The New Hampshire House of Representatives has declined to pass Bill HR522, legislation that would require the state treasurer to create a method for accepting bitcoin transactions from voters paying their taxes and government service fees.
The digital, peer-to-peer currency that is only governed by its online actors and miners is considered by a growing community of users as superior to currency because it doesn’t have to be managed by governments and big banks. Currently, it is designed to be limited to 21 million bitcoin that will slowly be created theoretically until mid-century. Discussions are ongoing on what will happen after that.
The very nature of the currency has made it both popular and disconcerting depending on who you talk to. If a state decides to rely on a third party to facilitate transactions for the tax payments using Bitcoin, opponents were concerned about their low liquidity. Darryl Perry of the New Hampshire Liberty Party gave a slippery slope argument about if there was no way to manage the value of a bitcoin in a traditional, centralized fashion, that other items could be used for currency – so the eventual transaction will move us back to bartering and, therefore, the need for currency?
Those supporting tax payments using bitcoin said that because it is the government’s responsibility to make it as easy as possible for citizens to pay their taxes, it was important to look at all options, including the digital currency. The opponents were focused on bitcoin fluctuating market prices and, since this type of transaction has never been used before, they suggested that it should be deemed “ineligible to legislate.”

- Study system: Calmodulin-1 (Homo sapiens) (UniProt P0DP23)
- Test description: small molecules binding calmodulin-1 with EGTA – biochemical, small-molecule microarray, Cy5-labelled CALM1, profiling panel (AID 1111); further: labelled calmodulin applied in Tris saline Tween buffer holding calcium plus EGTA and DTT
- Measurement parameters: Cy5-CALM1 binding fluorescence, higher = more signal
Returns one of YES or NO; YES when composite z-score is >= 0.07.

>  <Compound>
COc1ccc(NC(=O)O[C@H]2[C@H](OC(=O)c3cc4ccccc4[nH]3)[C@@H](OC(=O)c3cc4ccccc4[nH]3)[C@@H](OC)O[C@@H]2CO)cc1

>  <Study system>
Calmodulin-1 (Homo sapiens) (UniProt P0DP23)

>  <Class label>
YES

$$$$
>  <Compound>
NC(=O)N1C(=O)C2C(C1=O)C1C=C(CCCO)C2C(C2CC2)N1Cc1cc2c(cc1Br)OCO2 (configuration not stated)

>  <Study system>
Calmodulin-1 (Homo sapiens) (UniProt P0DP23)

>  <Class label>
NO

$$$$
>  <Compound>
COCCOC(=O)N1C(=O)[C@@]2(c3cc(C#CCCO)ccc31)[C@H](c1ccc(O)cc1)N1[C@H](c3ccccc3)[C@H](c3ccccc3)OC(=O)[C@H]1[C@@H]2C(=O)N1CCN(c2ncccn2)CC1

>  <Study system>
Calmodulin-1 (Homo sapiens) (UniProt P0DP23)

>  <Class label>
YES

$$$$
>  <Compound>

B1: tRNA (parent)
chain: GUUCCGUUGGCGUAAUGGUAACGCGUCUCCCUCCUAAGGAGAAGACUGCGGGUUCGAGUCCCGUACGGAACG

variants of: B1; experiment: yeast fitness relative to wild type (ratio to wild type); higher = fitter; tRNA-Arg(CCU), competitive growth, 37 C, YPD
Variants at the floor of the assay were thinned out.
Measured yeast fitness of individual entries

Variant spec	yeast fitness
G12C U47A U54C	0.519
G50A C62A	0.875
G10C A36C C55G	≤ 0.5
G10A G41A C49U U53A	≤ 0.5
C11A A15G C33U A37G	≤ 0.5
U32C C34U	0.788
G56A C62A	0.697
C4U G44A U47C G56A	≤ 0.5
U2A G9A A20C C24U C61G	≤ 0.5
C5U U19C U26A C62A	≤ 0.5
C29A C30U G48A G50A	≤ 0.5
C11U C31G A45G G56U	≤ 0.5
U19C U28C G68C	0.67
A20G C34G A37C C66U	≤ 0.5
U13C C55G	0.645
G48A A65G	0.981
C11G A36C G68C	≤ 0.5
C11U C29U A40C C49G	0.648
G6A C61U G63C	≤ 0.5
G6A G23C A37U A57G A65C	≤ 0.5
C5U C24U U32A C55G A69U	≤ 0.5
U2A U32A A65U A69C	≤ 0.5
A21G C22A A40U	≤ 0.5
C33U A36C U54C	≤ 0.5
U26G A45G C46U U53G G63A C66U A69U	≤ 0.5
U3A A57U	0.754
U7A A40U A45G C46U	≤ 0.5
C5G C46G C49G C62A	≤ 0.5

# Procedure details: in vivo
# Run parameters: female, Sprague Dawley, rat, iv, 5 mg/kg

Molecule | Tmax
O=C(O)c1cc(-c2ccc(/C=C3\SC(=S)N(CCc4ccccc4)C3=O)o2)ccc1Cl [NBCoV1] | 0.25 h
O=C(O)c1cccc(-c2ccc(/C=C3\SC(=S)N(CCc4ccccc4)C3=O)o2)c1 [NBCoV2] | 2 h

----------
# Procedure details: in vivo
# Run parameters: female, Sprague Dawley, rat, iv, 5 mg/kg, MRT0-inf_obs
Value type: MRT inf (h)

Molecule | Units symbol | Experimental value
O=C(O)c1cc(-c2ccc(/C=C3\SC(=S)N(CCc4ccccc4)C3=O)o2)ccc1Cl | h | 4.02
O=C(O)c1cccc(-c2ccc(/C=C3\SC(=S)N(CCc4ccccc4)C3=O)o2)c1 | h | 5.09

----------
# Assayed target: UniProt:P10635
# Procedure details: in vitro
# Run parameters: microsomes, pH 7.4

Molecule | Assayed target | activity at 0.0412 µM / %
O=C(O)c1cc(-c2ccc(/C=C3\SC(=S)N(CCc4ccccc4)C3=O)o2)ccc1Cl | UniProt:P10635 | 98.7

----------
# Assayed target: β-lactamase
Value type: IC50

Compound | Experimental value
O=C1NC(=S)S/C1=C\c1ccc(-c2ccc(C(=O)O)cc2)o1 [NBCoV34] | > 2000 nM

What all the arguments really boiled down to is actually reflected on Eric Schleien’s original perspective on his own bill; that he did not create HR522 and imagine that it would be fully embraced by the establishment, but that it was a sort of jumping off point to bring a new level to currency debate. While the news of investment risk, interest rates, bull vs. bear, and market downturns, we should consider all options, whether we actually bring them in to everyday governance or not. He said that he would keep promoting this discussion and keep writing new bills until New Hampshire is ready to accept bitcoin for government taxes and fees. He is confident that managing payments will not incur a cost to the state and would be risk free for the government, so it is an idea worth exploring until its right.
Across the pond, Germany and Frances are discouraging the European Union Commission from allowing any form of cryptocurrencies like bitcoin. They base their argument in concerns that the anonymous nature of bitcoin will open more doors to money laundering operations and another way to finance terrorism – but proponents of bitcoin argue that the lack of traditional personal information storage makes bitcoin the better option.
As the old line goes, the only reason a government does anything is if it is popular enough and the finances for it can be worked out without losing that popularity. Since it is an entirely new system of currency, there is going to be a long road of discussions, debates, and arguments made to either make taxes payable by bitcoin or the idea dies out. That will depend a great deal on how open people are to the possibility. It also steps on a lot of toes in the banking business and traditional sources of political campaigns. Considering how the cogs of the nation’s machine can slow down when there is a bitter disagreement that this could become, it is best to act like Eric Schleien and prepare to bide your time. This is going to take a while.